A senior advisor to Welsh Conservative frontbencher Andrew RT Davies has promised to campaign to scrap the Welsh Parliament and hand powers back to Westminster if he is selected as a candidate for next May’s election.
Conservative members were sent ballots to rank regional candidates for the Senedd elections this morning, including a segment where candidates set our their political priorities.
One candidate for South Wales Central, Chris Thorne, said he opposed the creation of the institution and would also vote to get rid of it.
Mr Thorne was Chief of Staff for the Wesh Conservatives in the Senedd until 2018 when he quit following the resignation of its party leader Andrew RT Davies.
“It was the Prime Minister who said that devolution had been ‘Tony Blair’s biggest mistake’ and he was right,” Chris Thorne wrote in his pitch to members.
“If I had the opportunity to vote in the first devolution referendum, I would’ve opposed the Assembly’s creation and having seen it close hand it is a view I still hold today.
“Regrettably, devolution has been used by separatists and nationalists to try to break up the UK, and it’s clear they will not be content with any settlement until that is achieved. As a proud Unionist, I will fight this separatist agenda with every sinew of my body and campaign against any further devolution of powers to an Assembly that has failed the great people of Wales for the past two decades. We should also say no to any more politicians in Cardiff Bay.
“I also believe devolution should not be a one-way street. Successive Labour administrations – propped up by the Welsh nationalists – have failed the people of Wales when it comes to the management of public services and the performance of the economy. Why more powers, not fewer?
“In any future referendum on the future of the Assembly, I would vote to abolish the institution.”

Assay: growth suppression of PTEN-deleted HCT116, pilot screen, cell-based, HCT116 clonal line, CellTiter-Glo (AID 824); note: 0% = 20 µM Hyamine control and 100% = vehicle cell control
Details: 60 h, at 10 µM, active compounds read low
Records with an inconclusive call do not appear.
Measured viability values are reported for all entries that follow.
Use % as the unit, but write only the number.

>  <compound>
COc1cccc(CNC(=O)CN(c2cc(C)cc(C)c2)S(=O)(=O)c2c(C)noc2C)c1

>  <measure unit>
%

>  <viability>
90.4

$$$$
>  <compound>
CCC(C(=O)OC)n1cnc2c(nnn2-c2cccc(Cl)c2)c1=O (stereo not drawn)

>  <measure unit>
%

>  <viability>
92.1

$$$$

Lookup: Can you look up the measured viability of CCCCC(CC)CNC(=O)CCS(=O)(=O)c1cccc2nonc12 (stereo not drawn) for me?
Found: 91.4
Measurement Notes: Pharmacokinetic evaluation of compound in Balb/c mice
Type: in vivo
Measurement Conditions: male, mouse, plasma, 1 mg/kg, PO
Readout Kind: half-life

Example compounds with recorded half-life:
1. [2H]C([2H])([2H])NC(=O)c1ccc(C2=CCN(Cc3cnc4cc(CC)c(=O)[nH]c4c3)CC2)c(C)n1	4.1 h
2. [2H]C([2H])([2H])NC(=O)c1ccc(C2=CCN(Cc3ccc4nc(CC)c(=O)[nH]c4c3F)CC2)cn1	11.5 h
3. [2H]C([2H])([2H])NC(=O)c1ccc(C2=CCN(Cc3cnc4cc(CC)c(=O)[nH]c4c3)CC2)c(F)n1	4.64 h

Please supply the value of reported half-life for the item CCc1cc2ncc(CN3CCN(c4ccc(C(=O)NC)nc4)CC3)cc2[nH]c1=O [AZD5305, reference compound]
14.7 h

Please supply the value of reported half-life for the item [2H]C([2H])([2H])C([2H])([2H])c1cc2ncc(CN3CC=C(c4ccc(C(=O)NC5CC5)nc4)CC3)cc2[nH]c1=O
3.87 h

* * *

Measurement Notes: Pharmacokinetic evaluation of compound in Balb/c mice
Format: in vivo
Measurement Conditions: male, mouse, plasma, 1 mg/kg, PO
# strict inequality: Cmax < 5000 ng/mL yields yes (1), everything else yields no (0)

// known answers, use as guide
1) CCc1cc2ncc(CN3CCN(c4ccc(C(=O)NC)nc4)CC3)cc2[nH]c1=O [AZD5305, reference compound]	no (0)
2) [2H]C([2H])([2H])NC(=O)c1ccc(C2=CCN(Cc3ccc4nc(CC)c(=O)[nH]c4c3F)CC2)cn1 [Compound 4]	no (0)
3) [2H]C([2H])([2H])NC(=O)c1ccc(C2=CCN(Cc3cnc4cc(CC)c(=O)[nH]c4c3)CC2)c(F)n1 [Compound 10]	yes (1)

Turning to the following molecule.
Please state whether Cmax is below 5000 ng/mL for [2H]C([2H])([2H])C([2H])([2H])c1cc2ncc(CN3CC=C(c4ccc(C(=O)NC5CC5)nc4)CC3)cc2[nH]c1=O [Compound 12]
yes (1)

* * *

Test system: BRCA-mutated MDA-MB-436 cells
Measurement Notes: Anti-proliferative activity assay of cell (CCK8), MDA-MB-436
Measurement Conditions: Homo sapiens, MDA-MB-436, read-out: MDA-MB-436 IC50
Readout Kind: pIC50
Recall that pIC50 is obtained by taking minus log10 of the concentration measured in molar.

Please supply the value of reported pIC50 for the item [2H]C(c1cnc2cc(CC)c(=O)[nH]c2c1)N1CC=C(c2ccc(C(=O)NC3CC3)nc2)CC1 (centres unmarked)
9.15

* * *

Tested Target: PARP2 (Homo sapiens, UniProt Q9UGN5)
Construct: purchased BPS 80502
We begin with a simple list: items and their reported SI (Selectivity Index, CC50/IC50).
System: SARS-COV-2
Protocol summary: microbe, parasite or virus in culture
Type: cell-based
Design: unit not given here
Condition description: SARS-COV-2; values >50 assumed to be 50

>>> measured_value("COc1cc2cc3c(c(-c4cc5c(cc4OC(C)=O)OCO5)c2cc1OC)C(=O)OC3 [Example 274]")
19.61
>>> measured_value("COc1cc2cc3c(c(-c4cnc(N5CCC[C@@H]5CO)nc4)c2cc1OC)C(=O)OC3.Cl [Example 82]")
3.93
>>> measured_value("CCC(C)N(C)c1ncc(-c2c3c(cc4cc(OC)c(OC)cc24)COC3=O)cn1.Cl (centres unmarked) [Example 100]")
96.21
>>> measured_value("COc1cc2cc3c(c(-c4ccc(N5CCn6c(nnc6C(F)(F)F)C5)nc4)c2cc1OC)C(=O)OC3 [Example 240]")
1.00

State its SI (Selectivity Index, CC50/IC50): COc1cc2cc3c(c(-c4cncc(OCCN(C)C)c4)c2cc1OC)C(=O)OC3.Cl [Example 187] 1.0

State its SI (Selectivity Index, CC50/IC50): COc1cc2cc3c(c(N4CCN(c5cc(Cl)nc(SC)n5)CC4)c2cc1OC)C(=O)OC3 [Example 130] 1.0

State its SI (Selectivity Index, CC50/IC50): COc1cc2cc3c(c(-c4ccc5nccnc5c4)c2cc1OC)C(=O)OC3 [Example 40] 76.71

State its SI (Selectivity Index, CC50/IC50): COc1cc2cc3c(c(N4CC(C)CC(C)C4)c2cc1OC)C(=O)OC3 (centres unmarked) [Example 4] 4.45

Earlier this month it was revealed that Tory candidates for next year’s Senedd election were asked how they would vote in a referendum to abolish the Welsh Parliament, as part of a party selection process.
It was one of three questions asked of all prospective Tory candidates for the South Wales Central regional list.
Conservative Senedd Member David Melding expressed “puzzlement” about a question on abolishing the Senedd being asked during a candidate selection process.
Mr Melding, who is stepping down at the next Senedd election, warned his party against an “ultra sceptical tilt towards devolution” and said that if was ditched it would be the end of the UK.
He also spoke of his “surprise” after Jonathan Morgan, who has previously represented the party in Cardiff Bay and is currently an advisor to party leader Paul Davies, was not shortlisted during the process to select his successor. He asked his party to provide an assurance that the “outcome was the result of a fair and regular process”.
In another section of the candidate CV, Chris Thorne says that he led the professional scrutiny that resulted in Carwyn Jones’ resignation as First Minister.
“As Chief of Staff of the Welsh Conservatives, I led the professional team’s scrutiny of the then First Minister Carwyn Jones following the tragic death of Carl Sergeant,” he said.
“Working alongside the former leader of the opposition and other elected members in the Assembly, I oversaw an intense, 24-7 campaign of scrutiny which resulted in Jones’s premature departure from office.
“Through the use of FOIs, political debates and forensic questioning, we found several discrepancies in his version of events and sought to deliver justice in a very tragic affair.”